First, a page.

The Student’s Elements of Geology

Author: Charles Lyell

Glaciation of Wales and England.

The mountains of North Wales were recognised, in 1842, by Dr. Buckland, as having been an independent centre of the dispersion of erratics— great glaciers, long since extinct, having radiated from the Snowdonian heights in Carnarvonshire, through seven principal valleys towards as many points of the compass, carrying with them large stony fragments, and grooving the subjacent rocks in as many directions.

Besides this evidence of land-glaciers, Mr. Trimmer had previously, in 1831, detected the signs of a great submergence in Wales in the Post-pliocene period. He had observed stratified drift, from which he obtained about a dozen species of marine shells, near the summit of Moel Tryfaen, a hill 1400 feet high, on the south side of the Menai Straits. I had an opportunity of examining in the summer of 1863, together with the Reverend W.S. Symonds, a long and deep cutting made through this drift by the Alexandra Mining Company in search of slates. At the top of the hill above-mentioned we saw a stratified mass of incoherent sand and gravel 35 feet thick, from which no less than 54 species of mollusca, besides three characteristic arctic varieties— in all 57 forms— have been obtained by Mr. Darbishire. They belong without exception to species still living in British or more northern seas; eleven of them being exclusively arctic, four common to the arctic and British seas, and a large proportion of the remainder having a northward range, or, if found at all in the southern seas of Britain, being comparatively less abundant. In the lowest beds of the drift were large heavy boulders of far-transported rocks, glacially polished and scratched on more than one side. Underneath the whole we saw the edges of vertical slates exposed to view, which here, like the rocks in other parts of Wales, both at greater and less elevations, exhibit beneath the drift unequivocal marks of prolonged glaciation. The whole deposit has much the appearance of an accumulation in shallow water or on a beach, and it probably acquired its thickness during the gradual subsidence of the coast— an hypothesis which would require us to ascribe to it a high antiquity, since we must allow time, first for its sinking, and then for its re-elevation.

The height reached by these fossil shells on Moel Tryfaen is no less than 1300 feet— a most important fact when we consider how very few instances we have on record beyond the limits of Wales, whether in Europe or North America, of marine shells having been found in glacial drift at half the height above indicated. A marine molluscous fauna, however, agreeing in character with that of Moel Tryfaen, and comprising as many species, has been found in drift at Macclesfield and other places in central England, sometimes reaching an elevation of 1200 feet.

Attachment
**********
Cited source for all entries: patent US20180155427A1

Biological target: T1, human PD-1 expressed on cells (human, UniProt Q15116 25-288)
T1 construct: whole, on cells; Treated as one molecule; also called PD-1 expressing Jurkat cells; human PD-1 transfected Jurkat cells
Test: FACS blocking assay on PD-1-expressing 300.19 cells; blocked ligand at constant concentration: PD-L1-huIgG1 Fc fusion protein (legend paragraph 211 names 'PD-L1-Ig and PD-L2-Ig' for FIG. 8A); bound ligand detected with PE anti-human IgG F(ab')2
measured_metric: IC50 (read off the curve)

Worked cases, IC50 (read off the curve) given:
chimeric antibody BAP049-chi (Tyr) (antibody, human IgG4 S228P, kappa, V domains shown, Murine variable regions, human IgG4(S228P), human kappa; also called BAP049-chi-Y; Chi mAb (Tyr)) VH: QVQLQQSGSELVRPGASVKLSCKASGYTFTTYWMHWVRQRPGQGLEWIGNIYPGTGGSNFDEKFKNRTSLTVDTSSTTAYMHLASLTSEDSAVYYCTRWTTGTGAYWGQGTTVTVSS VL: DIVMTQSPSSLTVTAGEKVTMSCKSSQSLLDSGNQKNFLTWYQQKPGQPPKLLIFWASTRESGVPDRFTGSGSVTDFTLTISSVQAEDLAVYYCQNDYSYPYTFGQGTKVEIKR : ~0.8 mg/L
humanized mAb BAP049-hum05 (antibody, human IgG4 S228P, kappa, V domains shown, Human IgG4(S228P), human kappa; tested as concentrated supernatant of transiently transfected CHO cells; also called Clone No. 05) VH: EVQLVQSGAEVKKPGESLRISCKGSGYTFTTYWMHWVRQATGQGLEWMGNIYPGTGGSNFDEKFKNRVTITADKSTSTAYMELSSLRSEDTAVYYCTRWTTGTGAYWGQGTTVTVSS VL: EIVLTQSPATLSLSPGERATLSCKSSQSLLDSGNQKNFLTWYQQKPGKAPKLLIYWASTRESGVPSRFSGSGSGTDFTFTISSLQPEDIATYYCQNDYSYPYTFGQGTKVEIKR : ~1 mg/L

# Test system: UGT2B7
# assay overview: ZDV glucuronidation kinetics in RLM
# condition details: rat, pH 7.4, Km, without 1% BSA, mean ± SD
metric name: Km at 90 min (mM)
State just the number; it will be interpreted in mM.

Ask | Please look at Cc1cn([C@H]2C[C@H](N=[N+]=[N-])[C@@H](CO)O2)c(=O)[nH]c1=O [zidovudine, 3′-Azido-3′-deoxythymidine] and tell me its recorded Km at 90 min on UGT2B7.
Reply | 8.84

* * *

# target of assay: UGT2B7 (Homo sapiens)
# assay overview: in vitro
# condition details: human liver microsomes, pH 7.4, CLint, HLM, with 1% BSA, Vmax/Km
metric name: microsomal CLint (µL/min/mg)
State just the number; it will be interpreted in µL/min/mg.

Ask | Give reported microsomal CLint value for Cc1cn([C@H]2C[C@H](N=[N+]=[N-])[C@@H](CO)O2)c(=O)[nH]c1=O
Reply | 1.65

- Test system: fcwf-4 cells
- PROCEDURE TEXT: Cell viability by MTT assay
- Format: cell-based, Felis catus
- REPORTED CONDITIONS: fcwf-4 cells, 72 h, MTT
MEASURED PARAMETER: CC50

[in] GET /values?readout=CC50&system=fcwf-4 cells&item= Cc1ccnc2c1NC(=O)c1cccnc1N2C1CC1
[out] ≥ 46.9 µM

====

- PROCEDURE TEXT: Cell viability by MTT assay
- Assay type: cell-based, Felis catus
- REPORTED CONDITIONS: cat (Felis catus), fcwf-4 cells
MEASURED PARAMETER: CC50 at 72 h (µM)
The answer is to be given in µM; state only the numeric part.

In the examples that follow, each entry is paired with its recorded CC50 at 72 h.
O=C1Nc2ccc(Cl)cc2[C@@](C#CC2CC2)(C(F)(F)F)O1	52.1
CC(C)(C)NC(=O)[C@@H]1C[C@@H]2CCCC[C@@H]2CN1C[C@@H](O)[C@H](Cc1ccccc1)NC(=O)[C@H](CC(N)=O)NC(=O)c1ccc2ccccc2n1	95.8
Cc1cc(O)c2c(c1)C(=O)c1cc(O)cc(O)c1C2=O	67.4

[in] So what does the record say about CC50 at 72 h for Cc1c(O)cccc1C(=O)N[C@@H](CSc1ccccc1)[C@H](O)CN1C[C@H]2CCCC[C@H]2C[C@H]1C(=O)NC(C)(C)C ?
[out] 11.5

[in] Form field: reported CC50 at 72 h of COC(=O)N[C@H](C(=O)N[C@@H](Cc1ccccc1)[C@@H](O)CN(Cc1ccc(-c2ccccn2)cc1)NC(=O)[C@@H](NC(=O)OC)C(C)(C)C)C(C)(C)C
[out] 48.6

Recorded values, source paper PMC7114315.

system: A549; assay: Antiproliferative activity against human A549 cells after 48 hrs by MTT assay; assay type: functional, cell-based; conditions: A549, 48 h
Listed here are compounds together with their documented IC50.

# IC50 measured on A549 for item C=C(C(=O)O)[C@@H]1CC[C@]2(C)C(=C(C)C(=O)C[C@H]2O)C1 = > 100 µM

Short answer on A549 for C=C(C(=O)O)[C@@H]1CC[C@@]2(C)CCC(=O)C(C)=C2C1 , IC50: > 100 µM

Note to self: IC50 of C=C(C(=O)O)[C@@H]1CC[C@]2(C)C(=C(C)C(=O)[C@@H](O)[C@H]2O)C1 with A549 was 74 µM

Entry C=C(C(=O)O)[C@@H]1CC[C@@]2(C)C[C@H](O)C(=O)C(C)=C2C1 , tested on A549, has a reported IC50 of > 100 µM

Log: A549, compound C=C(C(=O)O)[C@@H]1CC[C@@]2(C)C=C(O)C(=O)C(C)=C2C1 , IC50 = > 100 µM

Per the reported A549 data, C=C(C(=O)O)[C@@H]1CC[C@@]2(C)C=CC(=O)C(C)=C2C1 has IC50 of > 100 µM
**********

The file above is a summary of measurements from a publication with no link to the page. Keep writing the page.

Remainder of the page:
Professor Ramsay estimated the probable amount of submergence during some part of the glacial period at about 2300 feet; for he was unable to distinguish the superficial sands and gravel which reached that high elevation from the drift which, at Moel Tryfaen and at lower points, contains shells of living species. The evidence of the marine origin of the highest drift is no doubt inconclusive in the absence of shells, so great is the resemblance of the gravel and sand of a sea beach and of a river’s bed, when organic remains are wanting; but, on the other hand, when we consider the general rarity of shells in drift which we know to be of marine origin, we can not suppose that, in the shelly sands of Moel Tryfaen, we have hit upon the exact uppermost limit of marine deposition, or, in other words, a precise measure of the submergence of the land beneath the sea since the glacial period.

We are gradually obtaining proofs of the larger part of England, north of a line drawn from the mouth of the Thames to the Bristol Channel, having been under the sea and traversed by floating ice since the commencement of the glacial epoch. Among recent observations illustrative of this point, I may allude to the discovery, by Mr. J.F. Bateman, near Blackpool, in Lancashire, fifty miles from the sea, and at the height of 568 feet above its level, of till containing rounded and angular stones and marine shells, such as Turritella communis, Purpura lapillus, Cardium edule, and others, among which Trophon clathratum (=Fusus Bamffius), though still surviving in North British seas, indicates a cold climate.


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Chicago: Charles Lyell, "Glaciation of Wales and England.," The Student’s Elements of Geology, ed. Bryant Conant, James and trans. Babington, B. G. (Benjamin Guy), 1794-1866 in The Student’s Elements of Geology Original Sources, accessed September 30, 2022,

MLA: Lyell, Charles. "Glaciation of Wales and England." The Student’s Elements of Geology, edited by Bryant Conant, James, and translated by Babington, B. G. (Benjamin Guy), 1794-1866, in The Student’s Elements of Geology, Original Sources. 30 Sep. 2022.

Harvard: Lyell, C, 'Glaciation of Wales and England.' in The Student’s Elements of Geology, ed. and trans. . cited in , The Student’s Elements of Geology. Original Sources, retrieved 30 September 2022, from